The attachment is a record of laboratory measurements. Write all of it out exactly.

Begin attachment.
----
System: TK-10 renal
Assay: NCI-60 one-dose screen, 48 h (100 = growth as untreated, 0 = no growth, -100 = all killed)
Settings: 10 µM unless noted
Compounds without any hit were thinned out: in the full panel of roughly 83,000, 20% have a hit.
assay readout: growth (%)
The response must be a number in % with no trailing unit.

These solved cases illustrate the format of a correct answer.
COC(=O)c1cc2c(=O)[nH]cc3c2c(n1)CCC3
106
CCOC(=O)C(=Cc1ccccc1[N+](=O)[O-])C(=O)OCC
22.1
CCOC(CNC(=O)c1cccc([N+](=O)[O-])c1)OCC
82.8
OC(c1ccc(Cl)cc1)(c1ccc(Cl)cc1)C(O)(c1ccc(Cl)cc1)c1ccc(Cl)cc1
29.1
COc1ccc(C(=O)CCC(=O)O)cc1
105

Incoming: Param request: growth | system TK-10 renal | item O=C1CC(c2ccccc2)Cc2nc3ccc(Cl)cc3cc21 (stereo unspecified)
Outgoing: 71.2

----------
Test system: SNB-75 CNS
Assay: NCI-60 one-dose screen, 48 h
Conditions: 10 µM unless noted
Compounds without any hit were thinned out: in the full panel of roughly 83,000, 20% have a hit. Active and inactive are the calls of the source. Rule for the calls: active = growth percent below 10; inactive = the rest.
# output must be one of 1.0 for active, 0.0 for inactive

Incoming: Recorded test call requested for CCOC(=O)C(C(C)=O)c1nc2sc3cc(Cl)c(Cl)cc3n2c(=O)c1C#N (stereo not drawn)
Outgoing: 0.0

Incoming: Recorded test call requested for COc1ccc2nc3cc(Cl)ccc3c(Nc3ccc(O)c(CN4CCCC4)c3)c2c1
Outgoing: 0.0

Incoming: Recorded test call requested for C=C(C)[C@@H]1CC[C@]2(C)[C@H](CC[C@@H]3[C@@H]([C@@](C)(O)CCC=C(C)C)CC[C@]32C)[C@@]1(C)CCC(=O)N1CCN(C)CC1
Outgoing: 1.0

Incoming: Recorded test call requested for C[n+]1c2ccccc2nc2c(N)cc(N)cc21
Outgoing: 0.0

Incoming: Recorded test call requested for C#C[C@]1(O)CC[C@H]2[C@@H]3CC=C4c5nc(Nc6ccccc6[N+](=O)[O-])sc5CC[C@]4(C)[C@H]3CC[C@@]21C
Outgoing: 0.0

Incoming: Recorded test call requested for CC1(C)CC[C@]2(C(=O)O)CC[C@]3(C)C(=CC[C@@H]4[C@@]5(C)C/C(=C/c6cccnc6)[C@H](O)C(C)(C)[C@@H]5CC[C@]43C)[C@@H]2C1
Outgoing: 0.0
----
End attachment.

System: TK-10 renal
Assay: NCI-60 one-dose screen, 48 h (100 = growth as untreated, 0 = no growth, -100 = all killed)
Settings: 10 µM unless noted
Compounds without any hit were thinned out: in the full panel of roughly 83,000, 20% have a hit.
assay readout: growth (%)
The response must be a number in % with no trailing unit.

These solved cases illustrate the format of a correct answer.
COC(=O)c1cc2c(=O)[nH]cc3c2c(n1)CCC3
106
CCOC(=O)C(=Cc1ccccc1[N+](=O)[O-])C(=O)OCC
22.1
CCOC(CNC(=O)c1cccc([N+](=O)[O-])c1)OCC
82.8
OC(c1ccc(Cl)cc1)(c1ccc(Cl)cc1)C(O)(c1ccc(Cl)cc1)c1ccc(Cl)cc1
29.1
COc1ccc(C(=O)CCC(=O)O)cc1
105

Incoming: Param request: growth | system TK-10 renal | item O=C1CC(c2ccccc2)Cc2nc3ccc(Cl)cc3cc21 (stereo unspecified)
Outgoing: 71.2

----------
Test system: SNB-75 CNS
Assay: NCI-60 one-dose screen, 48 h
Conditions: 10 µM unless noted
Compounds without any hit were thinned out: in the full panel of roughly 83,000, 20% have a hit. Active and inactive are the calls of the source. Rule for the calls: active = growth percent below 10; inactive = the rest.
# output must be one of 1.0 for active, 0.0 for inactive

Incoming: Recorded test call requested for CCOC(=O)C(C(C)=O)c1nc2sc3cc(Cl)c(Cl)cc3n2c(=O)c1C#N (stereo not drawn)
Outgoing: 0.0

Incoming: Recorded test call requested for COc1ccc2nc3cc(Cl)ccc3c(Nc3ccc(O)c(CN4CCCC4)c3)c2c1
Outgoing: 0.0

Incoming: Recorded test call requested for C=C(C)[C@@H]1CC[C@]2(C)[C@H](CC[C@@H]3[C@@H]([C@@](C)(O)CCC=C(C)C)CC[C@]32C)[C@@]1(C)CCC(=O)N1CCN(C)CC1
Outgoing: 1.0

Incoming: Recorded test call requested for C[n+]1c2ccccc2nc2c(N)cc(N)cc21
Outgoing: 0.0

Incoming: Recorded test call requested for C#C[C@]1(O)CC[C@H]2[C@@H]3CC=C4c5nc(Nc6ccccc6[N+](=O)[O-])sc5CC[C@]4(C)[C@H]3CC[C@@]21C
Outgoing: 0.0

Incoming: Recorded test call requested for CC1(C)CC[C@]2(C(=O)O)CC[C@]3(C)C(=CC[C@@H]4[C@@]5(C)C/C(=C/c6cccnc6)[C@H](O)C(C)(C)[C@@H]5CC[C@]43C)[C@@H]2C1
Outgoing: 0.0